I urge people to look closely at how Wuhan shut down the virus through collective mobilization. When I walk around the grounds of my complex today, I see smiles from behind masks, I see shops opening up, and people slowly and carefully beginning to rebuild their lives. Our experience can be a model for others now witnessing exponential growth in new cases and deaths. In Wuhan, government action at multiple scales, community volunteerism and individual commitment to public health came together. Now we have under 500 active cases and one of the lowest death rates.
The US response
‘Flatten the curve’ mitigation measures adopted by most of the West will be more devastating than China’s fast, intense intervention. The longer the death and economic disruption continues, the less likely that production and supply chains will recover. Abatement requires deeper and more intrusive interventions.
In the USA, top down stay at home orders are individualist and leave essential workers behind. Clusters of infections in food sourcing, processing and distribution threaten the food supply. For Marxists, production holds pride of place in analysis. This health emergency underscores who is both essential and ultimately expendable in a system where production is socialized and appropriation privatized. Deaths are color coded by class. Domestic violence and stresses in intimate environments associated with patriarchy accelerate.
The lock down backlash protesters are in some ways speaking to a very real contradiction in the implementation of a bourgeois public health scheme. A system that places profits ahead of people’s lives and livelihoods privileges those working from home, two steps removed from production. Biden is AWOL while Nancy Pelosi shows off her bespoke kitchen. No Congress is in session, but essential workers keep the subway running in NYC.
This gap in governance is what the social movements and independent political organizations could fill. In the USA, the elements are there, but the coordination and understanding of scalar hierarchies is missing. What is to be done at the local scale is not quite the same as at the municipal, state, regional, national, or global scales. We are often urged to think globally and act locally, but an effective Left needs to think and coordinate action at any level we hope to affect.
Lessons can’t be applied mechanically
The example of the community volunteers in Wuhan and across China suggest how civil society can step up to the plate and fill the gap. Community-based organizations and independent political organizations could use existing mechanisms to contact and communicate with marginalized people and neighborhoods where disease clusters are most intense. These entities could ascertain pressing needs, and act as trusted intermediaries between communities and a government they have little trust in. They could evaluate neighborhood resources, such as churches and schools, and facilitate interventions at the micro-level, countering rumor and misinformation with facts. This is what grassroots organizations did in Wuhan and across China, acting, turning slogans into reality on the ground.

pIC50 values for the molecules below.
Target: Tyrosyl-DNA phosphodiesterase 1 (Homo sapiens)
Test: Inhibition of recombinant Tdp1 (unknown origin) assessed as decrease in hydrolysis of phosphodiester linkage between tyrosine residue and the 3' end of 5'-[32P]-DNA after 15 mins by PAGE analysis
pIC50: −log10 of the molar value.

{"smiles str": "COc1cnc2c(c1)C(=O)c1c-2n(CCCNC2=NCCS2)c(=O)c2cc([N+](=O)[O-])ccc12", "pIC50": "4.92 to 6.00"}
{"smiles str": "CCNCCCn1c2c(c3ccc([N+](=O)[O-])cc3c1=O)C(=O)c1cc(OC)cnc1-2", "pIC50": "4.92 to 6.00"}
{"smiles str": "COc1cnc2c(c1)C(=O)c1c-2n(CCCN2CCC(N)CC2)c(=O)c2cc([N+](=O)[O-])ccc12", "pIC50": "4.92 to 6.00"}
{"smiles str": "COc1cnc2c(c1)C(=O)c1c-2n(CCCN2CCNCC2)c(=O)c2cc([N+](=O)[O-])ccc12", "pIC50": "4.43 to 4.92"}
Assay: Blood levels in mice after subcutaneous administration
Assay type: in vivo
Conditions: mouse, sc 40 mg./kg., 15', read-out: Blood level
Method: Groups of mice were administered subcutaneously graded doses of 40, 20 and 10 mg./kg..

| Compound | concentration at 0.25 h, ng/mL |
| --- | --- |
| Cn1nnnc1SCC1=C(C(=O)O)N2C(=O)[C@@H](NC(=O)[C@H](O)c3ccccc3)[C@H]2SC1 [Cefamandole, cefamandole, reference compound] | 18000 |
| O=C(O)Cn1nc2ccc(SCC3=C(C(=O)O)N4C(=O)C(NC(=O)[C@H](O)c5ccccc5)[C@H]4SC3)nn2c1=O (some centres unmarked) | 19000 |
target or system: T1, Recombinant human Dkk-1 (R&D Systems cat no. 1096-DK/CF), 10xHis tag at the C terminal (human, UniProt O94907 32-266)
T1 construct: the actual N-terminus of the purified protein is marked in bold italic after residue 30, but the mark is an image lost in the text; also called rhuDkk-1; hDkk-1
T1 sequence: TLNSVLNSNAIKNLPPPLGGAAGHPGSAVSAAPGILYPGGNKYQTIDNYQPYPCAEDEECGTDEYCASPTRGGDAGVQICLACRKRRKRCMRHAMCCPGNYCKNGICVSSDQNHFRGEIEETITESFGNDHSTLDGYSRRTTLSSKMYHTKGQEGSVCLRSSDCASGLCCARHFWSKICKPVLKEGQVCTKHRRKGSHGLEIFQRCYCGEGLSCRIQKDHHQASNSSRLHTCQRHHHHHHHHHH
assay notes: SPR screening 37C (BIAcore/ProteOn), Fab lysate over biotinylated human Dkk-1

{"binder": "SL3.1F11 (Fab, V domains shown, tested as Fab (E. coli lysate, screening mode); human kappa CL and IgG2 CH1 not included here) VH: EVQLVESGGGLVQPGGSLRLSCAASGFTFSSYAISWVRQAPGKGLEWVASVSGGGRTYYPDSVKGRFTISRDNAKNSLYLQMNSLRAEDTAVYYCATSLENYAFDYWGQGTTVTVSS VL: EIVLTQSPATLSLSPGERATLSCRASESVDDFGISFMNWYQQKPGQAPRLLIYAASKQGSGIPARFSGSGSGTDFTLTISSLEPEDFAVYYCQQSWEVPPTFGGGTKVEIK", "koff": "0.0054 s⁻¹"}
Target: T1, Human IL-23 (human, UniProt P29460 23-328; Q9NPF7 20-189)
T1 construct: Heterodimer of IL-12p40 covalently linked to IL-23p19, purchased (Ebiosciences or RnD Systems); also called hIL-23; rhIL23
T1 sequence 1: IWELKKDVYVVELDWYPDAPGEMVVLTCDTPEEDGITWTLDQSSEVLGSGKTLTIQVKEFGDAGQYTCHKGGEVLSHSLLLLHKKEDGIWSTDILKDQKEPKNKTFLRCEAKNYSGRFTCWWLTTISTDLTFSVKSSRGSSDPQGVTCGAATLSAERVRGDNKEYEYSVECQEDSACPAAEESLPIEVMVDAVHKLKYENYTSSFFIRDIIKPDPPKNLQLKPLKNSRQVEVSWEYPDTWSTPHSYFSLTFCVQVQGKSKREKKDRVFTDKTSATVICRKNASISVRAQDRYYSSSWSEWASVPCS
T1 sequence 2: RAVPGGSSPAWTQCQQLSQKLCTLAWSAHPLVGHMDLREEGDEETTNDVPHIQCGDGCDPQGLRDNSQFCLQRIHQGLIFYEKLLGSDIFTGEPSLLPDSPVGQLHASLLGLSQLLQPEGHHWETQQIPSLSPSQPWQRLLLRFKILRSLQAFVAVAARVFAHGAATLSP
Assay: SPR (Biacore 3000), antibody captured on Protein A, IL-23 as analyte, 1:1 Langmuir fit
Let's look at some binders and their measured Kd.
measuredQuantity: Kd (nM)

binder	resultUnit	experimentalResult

The USA cannot respond at a national level, as China did, because the ruling regime is in the thrall of white supremacy and the most reactionary block of capital. There is no centralized collection and analysis of hospital data, there are no community organizations linked by cadre to a national structure. However, Congress, Blue state governors and City mayors can be forced to take more evidence based, people-first measures that will save lives and minimize economic devastation.
The pandemic will end, and eventually the economic fallout from shutdowns and federal relief spending will hit working people who are the first to die and the last to be helped. The American Left can make a major contribution to the global struggle against COVID19 and the virus of capitalism by struggling for unity at home. The threads are all there, but those strands must be woven together into cloth, bringing elements into a coherent narrative that addresses this evolving pair of crises at multiple scales. Creating a safe space behind virtual closed doors to hammer out a consensus view on the nature of the period, the principal contradictions, the forces in motion, and key tasks is crucial. The aim is a call to action that would resonate across sectors and trends. The multi-gendered working classes and oppressed nationalities must take the lead in defeating the virus in what is essentially an unnatural disaster.